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Shannon’s Story -Response to Billybuc’s Photo Prompt Challenge

Shauna's preferred genre is fiction. She particularly enjoys rising to a challenge posed by fellow artists. Picture prompts spark her muse.

Family gathering at our house.

Family gathering at our house.

I hadn’t heard from her in weeks. That wasn’t like my daughter. We spoke at least a few times a week in order to touch base. Yeah, we’re both busy, but blood runs deep.

The last time I’d seen Shannon was at a family gathering at our house, a couple of weeks before this gawdawful pandemic hit and we were forced into self-isolation. What an oxymoron, huh? Mandated self-isolation? Have our politicians even taken – or passed – an English course?! Mandated and self-chosen are on opposite ends of the spectrum.

But I digress.

So many possibilities run through the mind when life comes to a halt. Fear is the prohibitor of faith. At least that’s the way it seems until you say “Hell, no!, You ain’t stopping me, you sonovabitch!”

The cops were no help. “She’s an adult. We can look for her, but your case will be at the bottom of our priority list. Sorry, ma’am, but with limited resources, our focus is on murders and child abduction.”

So, the rest of us don’t matter? Fuck you!

Shannon needed some air.

Shannon needed some air.

The Need for Air

Shannon was going stir-crazy in her small cottage. Sure, she kept herself busy for the first few weeks of quarantine, but seriously, how many times can you clean out the fridge, scrub toilets, and wipe down every surface in sight? Even her writing had come to a halt.

Fine time to take a vacation, Ms. Muse! How can you abandon me now? Here I am stuck inside these encroaching walls and you decide to go on a freedom spree?!

Kenny Rogers’ “You Picked a Fine Time to Leave Me, Lucille” was playing over and over in her head. She couldn’t shake it no matter what she did to distract herself.

Okay, enough of this shit. I’ve got to get out of here!

Kenny Rogers "You Picked a Fine Time to Leave Me, Lucille"

Shannon grabbed her camera, notebook, and pencil, stuffed them, some water and a few snacks in her backpack and headed out the door.

The sun was just peeking through the treetops as she made her way to the stone path that meandered through the forest north of her cottage. Kenny’s bombardment of her brain cells parted ways, allowing the cacophony of songbirds to permeate her mind, bringing a much-needed sense of peace.

She absent-mindedly strolled through the trees, allowing nature to guide her footsteps as her thoughts were set free to drift with the gentle breeze.

Nature was alive in all its glory. Shannon’s pulse slowed with each breath of fresh air. Her soul was once again set free with no constraints of the pandemic and forced shutdown to squelch her creative spirit.

Meanwhile….

“Ralph, I’m really worried about Shannon.” Elise placed a heaping plate full of biscuits and gravy on the table. Her husband dug in hungrily, but she was too nervous to eat.

“Elise, I’m sure she’s fine. You know how Shannon is. Sometimes she gets so involved in her creative projects that time escapes her. We’ll hear from her soon, honey. Now, please sit down and join me for breakfast.”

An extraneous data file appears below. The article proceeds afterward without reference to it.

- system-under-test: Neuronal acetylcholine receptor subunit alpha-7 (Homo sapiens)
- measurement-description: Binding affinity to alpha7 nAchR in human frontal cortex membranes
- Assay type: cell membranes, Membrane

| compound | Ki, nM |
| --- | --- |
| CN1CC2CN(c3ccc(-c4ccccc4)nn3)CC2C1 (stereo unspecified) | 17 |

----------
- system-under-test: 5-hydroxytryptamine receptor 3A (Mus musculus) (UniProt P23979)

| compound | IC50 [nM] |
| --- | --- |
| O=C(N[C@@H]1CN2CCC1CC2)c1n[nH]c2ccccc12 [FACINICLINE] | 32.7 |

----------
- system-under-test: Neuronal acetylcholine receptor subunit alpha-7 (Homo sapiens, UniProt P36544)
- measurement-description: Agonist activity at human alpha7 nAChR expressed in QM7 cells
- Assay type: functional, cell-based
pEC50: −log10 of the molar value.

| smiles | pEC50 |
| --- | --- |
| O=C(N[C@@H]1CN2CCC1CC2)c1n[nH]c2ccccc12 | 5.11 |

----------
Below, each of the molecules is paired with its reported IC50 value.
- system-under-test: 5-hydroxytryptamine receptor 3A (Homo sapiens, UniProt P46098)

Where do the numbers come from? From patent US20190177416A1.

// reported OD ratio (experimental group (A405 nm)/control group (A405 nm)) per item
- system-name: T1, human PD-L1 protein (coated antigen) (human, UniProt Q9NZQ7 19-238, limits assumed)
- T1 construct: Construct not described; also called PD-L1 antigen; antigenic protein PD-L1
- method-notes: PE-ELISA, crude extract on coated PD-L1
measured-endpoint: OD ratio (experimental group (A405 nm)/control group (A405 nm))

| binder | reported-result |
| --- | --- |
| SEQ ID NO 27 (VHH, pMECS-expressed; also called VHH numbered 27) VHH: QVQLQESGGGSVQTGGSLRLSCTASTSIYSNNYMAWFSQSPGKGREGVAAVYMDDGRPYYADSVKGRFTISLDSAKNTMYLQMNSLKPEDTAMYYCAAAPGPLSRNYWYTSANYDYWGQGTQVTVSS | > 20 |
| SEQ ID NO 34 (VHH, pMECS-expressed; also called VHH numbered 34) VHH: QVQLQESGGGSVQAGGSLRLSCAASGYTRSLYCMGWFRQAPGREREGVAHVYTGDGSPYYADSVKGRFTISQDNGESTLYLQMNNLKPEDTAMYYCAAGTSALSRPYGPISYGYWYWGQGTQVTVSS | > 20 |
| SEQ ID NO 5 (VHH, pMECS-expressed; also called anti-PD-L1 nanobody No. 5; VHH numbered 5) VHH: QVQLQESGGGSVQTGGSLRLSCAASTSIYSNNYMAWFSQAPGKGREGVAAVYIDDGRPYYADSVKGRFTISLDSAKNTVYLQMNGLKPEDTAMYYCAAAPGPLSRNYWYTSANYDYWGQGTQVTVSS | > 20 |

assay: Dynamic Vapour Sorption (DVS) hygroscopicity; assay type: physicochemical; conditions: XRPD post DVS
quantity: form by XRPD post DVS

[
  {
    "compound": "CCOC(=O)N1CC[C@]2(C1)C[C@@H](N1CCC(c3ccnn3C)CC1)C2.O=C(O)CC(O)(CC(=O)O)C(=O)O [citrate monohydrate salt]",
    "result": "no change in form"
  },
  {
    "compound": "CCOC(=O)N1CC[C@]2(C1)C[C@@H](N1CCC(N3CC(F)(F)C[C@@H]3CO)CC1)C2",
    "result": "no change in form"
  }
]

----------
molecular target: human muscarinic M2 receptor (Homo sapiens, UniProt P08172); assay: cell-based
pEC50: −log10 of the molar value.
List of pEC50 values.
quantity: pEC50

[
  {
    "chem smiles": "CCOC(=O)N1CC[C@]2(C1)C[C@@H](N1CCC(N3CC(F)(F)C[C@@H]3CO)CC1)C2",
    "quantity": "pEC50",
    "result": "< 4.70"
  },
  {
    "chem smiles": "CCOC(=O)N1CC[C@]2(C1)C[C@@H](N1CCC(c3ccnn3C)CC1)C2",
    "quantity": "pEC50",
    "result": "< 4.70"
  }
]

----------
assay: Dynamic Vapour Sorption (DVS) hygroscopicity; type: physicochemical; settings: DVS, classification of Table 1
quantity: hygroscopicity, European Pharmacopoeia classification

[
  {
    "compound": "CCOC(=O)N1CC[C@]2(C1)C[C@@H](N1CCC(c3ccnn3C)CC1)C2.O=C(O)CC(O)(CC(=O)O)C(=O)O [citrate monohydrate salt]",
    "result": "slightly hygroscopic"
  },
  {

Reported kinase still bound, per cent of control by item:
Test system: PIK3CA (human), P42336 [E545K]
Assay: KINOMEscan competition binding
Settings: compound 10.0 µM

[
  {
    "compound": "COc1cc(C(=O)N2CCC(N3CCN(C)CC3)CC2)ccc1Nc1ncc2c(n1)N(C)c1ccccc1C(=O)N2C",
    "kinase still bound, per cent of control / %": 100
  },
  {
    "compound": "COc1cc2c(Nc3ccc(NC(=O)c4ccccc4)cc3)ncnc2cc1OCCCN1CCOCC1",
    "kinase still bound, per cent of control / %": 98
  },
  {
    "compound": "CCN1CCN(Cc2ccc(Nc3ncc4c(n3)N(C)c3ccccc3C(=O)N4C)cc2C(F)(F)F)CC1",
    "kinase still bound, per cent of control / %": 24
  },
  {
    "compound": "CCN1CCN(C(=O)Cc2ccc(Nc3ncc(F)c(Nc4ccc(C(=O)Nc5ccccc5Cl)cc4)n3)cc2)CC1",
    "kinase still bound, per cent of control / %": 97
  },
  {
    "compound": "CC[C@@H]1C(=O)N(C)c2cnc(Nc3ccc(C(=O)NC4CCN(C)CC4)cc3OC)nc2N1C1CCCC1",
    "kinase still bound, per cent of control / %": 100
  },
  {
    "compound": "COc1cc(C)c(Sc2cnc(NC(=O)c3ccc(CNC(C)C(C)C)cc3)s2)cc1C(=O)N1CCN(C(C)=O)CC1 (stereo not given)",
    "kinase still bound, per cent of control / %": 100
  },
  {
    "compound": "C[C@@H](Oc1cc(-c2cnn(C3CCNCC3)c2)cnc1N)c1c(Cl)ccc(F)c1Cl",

Ignoring her husband’s plea, Elise stared out the kitchen window as if willing Shannon to appear on the walkway. “Something’s wrong. I feel it in my bones, Ralph.” Her voice was barely a whisper.

“Have you tried calling her?”

“Yes. Several times. There’s no answer. This morning, her phone went straight to voicemail. I’m telling you, Ralph, something’s not right!”

“Give it a few more hours, my love. If you still can’t get through, we’ll drive over to the cottage. I’m sure we’ll find her holed up in her office banging away at her latest novel.”

“I hope you’re right, Ralph. I hope you’re right.”

Sadie waits in the front yard.

Sadie waits in the front yard.

That Afternoon….

As they rounded the bend that led to Shannon’s cottage, Elise let out a sigh of relief. “Oh, thank God! Her car’s here and Sadie’s outside. She must be here.”

Elise didn’t even wait for Ralph to park the car. She bolted out the door and nearly ran to the front door of the cottage. “Hey, Sadie! Where’s your mama?”

As she let herself in, Elise called, “Shannon! Hi, sweetie. Where are you?” She made her way to the office, but her daughter wasn’t there. She searched the rest of the house, calling Shannon’s name, but got no answer.

“Ralph! Ralph! Come quick! I found Shannon’s cell phone on her bed, but she’s not here. I can’t find her anywhere. And why is Sadie here? Surely, Shannon wouldn’t have gone for a walk without her girl!”

“Don’t jump to conclusions, dear. Let’s go out back and see if she’s in the garden shed.”

The gardening shed

The gardening shed

It Happens Every Year

It’s been ten years since our girl was found dead in the woods. COVID didn’t get her. Nor did a bear or wildcat. We think it was a simple case of not paying attention. Shannon apparently slipped on some wet moss, fell and hit her head on a path stone. She bled out. Our poor girl bled out.

Every year on the anniversary of Shannon’s death, we go through the motions of driving to her cottage in a panicked search. Sadie comes with us every year. She’s still mourning the loss of her mama and has never been the same. She always looks so sad.

Shannon was our only child. The pain of losing her never gets easier. Now that Alzheimer’s has taken Ralph, he doesn’t realize she’s gone. So every year we relive that fateful day.

And every year, Shannon dies again.

© 2020 Shauna L Bowling

Comments

Shauna L Bowling (author) from Central Florida on September 07, 2020:

Thank you, Mark. Much appreciated!

Mark Tulin from Ventura, California on September 07, 2020:

Nice mix of humor, sadness, and nostalgia, Shauna

Shauna L Bowling (author) from Central Florida on September 07, 2020:

Mar, it's so good to see you! I know how busy you've been this summer.

I'm pleased my story prompted an emotional response, even if it was a tearful one. I agree with you, though; sometimes a good cry can be very cleansing.

I hope you and the Jordan clan have a wonderful Labor Day. Are you planning to cook out?

Maria Jordan from Jeffersonville PA on September 06, 2020:

Dear Sha,